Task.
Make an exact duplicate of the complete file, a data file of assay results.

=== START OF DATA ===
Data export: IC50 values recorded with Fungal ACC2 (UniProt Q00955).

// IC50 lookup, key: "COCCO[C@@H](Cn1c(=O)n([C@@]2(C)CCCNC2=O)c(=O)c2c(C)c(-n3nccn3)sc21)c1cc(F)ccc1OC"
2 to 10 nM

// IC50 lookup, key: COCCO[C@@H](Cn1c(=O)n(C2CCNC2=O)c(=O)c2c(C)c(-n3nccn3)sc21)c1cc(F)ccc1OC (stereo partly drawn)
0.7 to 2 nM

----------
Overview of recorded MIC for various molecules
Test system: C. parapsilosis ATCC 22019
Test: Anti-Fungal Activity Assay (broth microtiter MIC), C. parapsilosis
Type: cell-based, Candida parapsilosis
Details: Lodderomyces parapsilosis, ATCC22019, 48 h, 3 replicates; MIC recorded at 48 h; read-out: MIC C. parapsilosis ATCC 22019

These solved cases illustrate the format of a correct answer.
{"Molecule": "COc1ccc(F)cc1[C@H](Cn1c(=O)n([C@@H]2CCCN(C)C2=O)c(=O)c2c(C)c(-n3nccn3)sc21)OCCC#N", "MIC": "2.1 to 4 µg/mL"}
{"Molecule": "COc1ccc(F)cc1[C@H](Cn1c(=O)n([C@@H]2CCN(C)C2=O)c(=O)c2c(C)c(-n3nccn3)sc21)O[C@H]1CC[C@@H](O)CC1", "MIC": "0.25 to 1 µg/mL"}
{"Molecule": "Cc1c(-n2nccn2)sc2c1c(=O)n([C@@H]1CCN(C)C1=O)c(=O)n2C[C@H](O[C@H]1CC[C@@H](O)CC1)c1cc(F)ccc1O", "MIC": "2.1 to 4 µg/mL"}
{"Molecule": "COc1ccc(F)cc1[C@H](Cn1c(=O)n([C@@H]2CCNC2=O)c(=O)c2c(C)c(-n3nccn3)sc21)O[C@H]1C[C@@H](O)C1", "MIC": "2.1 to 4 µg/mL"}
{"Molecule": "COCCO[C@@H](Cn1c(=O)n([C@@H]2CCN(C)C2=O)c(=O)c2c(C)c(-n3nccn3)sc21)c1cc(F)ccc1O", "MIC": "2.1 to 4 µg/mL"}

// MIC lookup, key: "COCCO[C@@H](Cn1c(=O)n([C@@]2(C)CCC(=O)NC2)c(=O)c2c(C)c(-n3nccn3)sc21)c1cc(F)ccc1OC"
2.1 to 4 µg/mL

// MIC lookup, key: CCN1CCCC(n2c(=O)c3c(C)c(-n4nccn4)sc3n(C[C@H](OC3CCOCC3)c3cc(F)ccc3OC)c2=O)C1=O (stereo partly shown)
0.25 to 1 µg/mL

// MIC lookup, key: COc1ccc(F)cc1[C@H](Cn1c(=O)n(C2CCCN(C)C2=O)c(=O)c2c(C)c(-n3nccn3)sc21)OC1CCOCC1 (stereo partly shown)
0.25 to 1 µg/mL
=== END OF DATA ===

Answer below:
Data export: IC50 values recorded with Fungal ACC2 (UniProt Q00955).

// IC50 lookup, key: "COCCO[C@@H](Cn1c(=O)n([C@@]2(C)CCCNC2=O)c(=O)c2c(C)c(-n3nccn3)sc21)c1cc(F)ccc1OC"
2 to 10 nM

// IC50 lookup, key: COCCO[C@@H](Cn1c(=O)n(C2CCNC2=O)c(=O)c2c(C)c(-n3nccn3)sc21)c1cc(F)ccc1OC (stereo partly drawn)
0.7 to 2 nM

----------
Overview of recorded MIC for various molecules
Test system: C. parapsilosis ATCC 22019
Test: Anti-Fungal Activity Assay (broth microtiter MIC), C. parapsilosis
Type: cell-based, Candida parapsilosis
Details: Lodderomyces parapsilosis, ATCC22019, 48 h, 3 replicates; MIC recorded at 48 h; read-out: MIC C. parapsilosis ATCC 22019

These solved cases illustrate the format of a correct answer.
{"Molecule": "COc1ccc(F)cc1[C@H](Cn1c(=O)n([C@@H]2CCCN(C)C2=O)c(=O)c2c(C)c(-n3nccn3)sc21)OCCC#N", "MIC": "2.1 to 4 µg/mL"}
{"Molecule": "COc1ccc(F)cc1[C@H](Cn1c(=O)n([C@@H]2CCN(C)C2=O)c(=O)c2c(C)c(-n3nccn3)sc21)O[C@H]1CC[C@@H](O)CC1", "MIC": "0.25 to 1 µg/mL"}
{"Molecule": "Cc1c(-n2nccn2)sc2c1c(=O)n([C@@H]1CCN(C)C1=O)c(=O)n2C[C@H](O[C@H]1CC[C@@H](O)CC1)c1cc(F)ccc1O", "MIC": "2.1 to 4 µg/mL"}
{"Molecule": "COc1ccc(F)cc1[C@H](Cn1c(=O)n([C@@H]2CCNC2=O)c(=O)c2c(C)c(-n3nccn3)sc21)O[C@H]1C[C@@H](O)C1", "MIC": "2.1 to 4 µg/mL"}
{"Molecule": "COCCO[C@@H](Cn1c(=O)n([C@@H]2CCN(C)C2=O)c(=O)c2c(C)c(-n3nccn3)sc21)c1cc(F)ccc1O", "MIC": "2.1 to 4 µg/mL"}

// MIC lookup, key: "COCCO[C@@H](Cn1c(=O)n([C@@]2(C)CCC(=O)NC2)c(=O)c2c(C)c(-n3nccn3)sc21)c1cc(F)ccc1OC"
2.1 to 4 µg/mL

// MIC lookup, key: CCN1CCCC(n2c(=O)c3c(C)c(-n4nccn4)sc3n(C[C@H](OC3CCOCC3)c3cc(F)ccc3OC)c2=O)C1=O (stereo partly shown)
0.25 to 1 µg/mL

// MIC lookup, key: COc1ccc(F)cc1[C@H](Cn1c(=O)n(C2CCCN(C)C2=O)c(=O)c2c(C)c(-n3nccn3)sc21)OC1CCOCC1 (stereo partly shown)
0.25 to 1 µg/mL